This was my favourite part of the Green tour of Cappadocia. The Ihlara Valley is a beautiful gorge in the Aksaray province of central Anatolia region. Lined with trees on both sides, the Melendiz river flows through the Ihlara valley and gives it a calming appearance. For those wanting to connect with nature, this hike is highly recommended.
Colourful frescoes inside a cave church on the way to the Ihlara Valley

It's an easy 3.5-4 km walk from one end to the other. You get down a series of steps and reach the base of the valley where the hike begins. Along the stairway path, you'll come across a lovely little cave church carved into the volcanic rock. What surprised me were the colourful frescoes on the inside walls of the church! They were surprisingly well maintained.
The Ihlara Valley hike allows you to connect with the nature of Cappadocia

A selfie of my guide Ahmet from Andromeda Tours and I

Walking along the river, you'll see many historically significant caves and rooms carved into the cliff that arouse your curiosity. Thankfully, I had a guide named Ahmet (from Andromeda Tours) who answered all my questions. He informed us that Christians escaping from the Roman soldiers took shelter in the rock caves of the Ihlara valley because of the abundant water supply.

Melendiz river flows through the Ihlara valley and gives it a calming appearance

Scenic views are a certainty when you are hiking the Ihlara Valley

The hike is full of visually pleasing sights that have a soothing effect on you. When you've got cool fresh air, serene atmosphere and pristine natural beauty for company, what more can you ask for?
Ducks roaming around freely near one of the toilet stops in the hike

You'll even find ducks roaming around freely near the river, at a washroom stop in your hike.

Lunch at the Belisirma restaurant is an enjoyable experience at the end of the hike

The hike ends with an appetizing lunch at the BelisIrma restaurant which offers you an "over-the-river" dining experience. Tasty food, a friendly staff that serves you with a smile and a view of the picturesque scenery ensure you end your Ihlara experience on a high. Luckily, I even got to experience my first live snowfall while standing on the wooden bridge just outside the restaurant. Forget feeling exhausted, I felt rejuvenated after the hike.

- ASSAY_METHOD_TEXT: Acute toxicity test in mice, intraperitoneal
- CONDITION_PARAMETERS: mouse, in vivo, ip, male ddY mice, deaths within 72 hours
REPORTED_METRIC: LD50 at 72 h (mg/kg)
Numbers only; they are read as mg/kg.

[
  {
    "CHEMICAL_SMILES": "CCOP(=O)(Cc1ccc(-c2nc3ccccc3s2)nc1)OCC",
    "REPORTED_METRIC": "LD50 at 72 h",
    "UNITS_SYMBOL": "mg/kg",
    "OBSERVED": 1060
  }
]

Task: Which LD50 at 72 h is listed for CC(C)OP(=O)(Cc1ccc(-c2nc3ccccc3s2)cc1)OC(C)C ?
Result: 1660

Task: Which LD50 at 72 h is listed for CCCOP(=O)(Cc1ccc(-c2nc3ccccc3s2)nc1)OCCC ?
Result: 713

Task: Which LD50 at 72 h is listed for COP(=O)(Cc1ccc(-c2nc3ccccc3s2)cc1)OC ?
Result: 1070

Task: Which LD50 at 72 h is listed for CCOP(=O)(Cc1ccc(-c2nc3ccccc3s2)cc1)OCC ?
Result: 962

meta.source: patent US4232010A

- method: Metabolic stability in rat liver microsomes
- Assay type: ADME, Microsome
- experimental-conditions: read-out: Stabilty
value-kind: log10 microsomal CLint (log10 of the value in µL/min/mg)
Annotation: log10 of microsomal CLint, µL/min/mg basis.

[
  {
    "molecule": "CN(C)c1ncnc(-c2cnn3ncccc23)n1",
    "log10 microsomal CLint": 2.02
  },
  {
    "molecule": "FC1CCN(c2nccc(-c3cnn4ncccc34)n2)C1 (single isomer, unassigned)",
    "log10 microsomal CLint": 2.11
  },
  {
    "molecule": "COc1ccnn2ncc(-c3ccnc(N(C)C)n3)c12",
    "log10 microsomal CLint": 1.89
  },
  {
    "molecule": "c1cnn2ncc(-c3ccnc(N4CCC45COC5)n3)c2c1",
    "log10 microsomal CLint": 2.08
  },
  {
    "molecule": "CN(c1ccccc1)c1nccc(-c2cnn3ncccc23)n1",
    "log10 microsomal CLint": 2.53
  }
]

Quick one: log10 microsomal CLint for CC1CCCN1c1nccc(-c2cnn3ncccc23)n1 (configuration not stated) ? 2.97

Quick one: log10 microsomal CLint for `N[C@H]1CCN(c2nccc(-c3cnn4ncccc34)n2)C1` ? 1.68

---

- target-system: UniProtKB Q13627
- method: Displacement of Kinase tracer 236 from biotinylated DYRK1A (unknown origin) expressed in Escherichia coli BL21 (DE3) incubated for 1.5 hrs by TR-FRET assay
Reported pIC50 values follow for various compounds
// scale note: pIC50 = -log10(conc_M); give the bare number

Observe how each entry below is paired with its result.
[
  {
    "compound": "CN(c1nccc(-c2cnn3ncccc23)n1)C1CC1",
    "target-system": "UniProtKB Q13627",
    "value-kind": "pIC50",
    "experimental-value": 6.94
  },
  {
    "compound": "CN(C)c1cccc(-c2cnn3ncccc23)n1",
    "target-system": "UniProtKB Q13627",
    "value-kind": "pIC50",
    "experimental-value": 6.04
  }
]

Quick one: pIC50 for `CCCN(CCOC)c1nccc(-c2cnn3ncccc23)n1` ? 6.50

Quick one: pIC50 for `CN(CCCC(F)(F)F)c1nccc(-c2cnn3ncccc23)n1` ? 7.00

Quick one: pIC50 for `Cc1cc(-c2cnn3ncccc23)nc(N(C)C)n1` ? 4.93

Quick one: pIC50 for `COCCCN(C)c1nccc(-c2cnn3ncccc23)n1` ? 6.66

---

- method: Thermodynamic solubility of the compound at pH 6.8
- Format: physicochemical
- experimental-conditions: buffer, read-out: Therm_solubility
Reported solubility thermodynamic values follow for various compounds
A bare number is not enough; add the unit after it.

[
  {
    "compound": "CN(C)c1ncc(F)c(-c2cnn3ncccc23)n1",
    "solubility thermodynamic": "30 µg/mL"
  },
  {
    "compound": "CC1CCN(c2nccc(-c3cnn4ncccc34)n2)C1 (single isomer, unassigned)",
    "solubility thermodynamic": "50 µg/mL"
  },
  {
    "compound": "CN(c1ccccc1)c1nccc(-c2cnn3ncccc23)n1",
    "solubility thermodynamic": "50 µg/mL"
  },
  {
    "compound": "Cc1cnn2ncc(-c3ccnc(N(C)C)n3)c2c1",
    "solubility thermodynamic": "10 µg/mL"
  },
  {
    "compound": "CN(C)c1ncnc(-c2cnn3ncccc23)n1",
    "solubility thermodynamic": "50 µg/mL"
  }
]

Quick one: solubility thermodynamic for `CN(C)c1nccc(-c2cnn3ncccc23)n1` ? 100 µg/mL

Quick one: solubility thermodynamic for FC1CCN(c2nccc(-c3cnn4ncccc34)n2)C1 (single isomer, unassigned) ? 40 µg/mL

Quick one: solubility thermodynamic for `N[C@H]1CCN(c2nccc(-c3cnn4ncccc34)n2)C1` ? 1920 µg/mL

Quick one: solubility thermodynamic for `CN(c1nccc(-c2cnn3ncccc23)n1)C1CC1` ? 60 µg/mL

Selime Monastery is a rock-cut monastery and the biggest religious building in Cappadocia

Located at the end of the Ihlara valley, at a distance of about 28 km from Aksaray province, is the stunning rock-cut Selime monastery. Selime Monastery is one of the most stunning places to visit in Cappadocia. It is the biggest religious building in Cappadocia with a cathedral-sized church.

The Selime monastery dates back to the 8th or 9th century and took 200 years to build and organize

The monastery is said to date back to 8th or 9th century BC and it took almost 200 years to shape and organize the monastery. Inhabitants from Hittite, Assyrian, Persian, Roman, Byzantine, early Christian, Seljuk and Ottoman civilizations settled here.
The Selime Monastery was believed to house 5000 people at one time

The monastery was believed to house 5000 people at one time, which is 1,500 people more than the total capacity of the Kaymakli underground city.

The monastery was converted into a caravanserai by the Seljuk Turks to promote growth of trade in Turkey

After the 11th century, the monastery was converted into a caravanserai ie. a resting place/hotel for travellers and traders along with their animals. This practice was started by the Seljuk Turks to promote the growth of trade in Turkey along the Silk Route. As you climb up the steep slippery path to the top of the monastery, you'll see kitchens, stables, dining rooms, living quarters, storage spaces, a church, a chapel and a cathedral.

Interiors of the rock-hewn caves give you an idea of the lifestyle of the people from ancient civilisations

The monastery was abandoned after the 16th century after which the monastery has mostly seen shepherds and local kids as visitors spoiling the interiors

Walking inside the impressive rock-hewn caves gives you an idea of the lifestyle of the people from ancient civilisations. After the 16th century, the monastery was abandoned and only the local shepherds and village kids visited the place for the longest time, damaging the interiors of the monastery. The paintings and frescoes inside the church though are mostly destroyed due to vandalism and smoke.

You get some splendid views of Guzelyurt from a number of vantage points in the Selime monastery

With paradisiacal views like this, you don't feel like leaving the monastery at all

There are various vantage points in the monastery from where you can enjoy breathtaking views of the surrounding areas. You can easily spend 1.5 hours to 2 hours touring the monastery.
It takes approximately two hours to explore the Selime monastery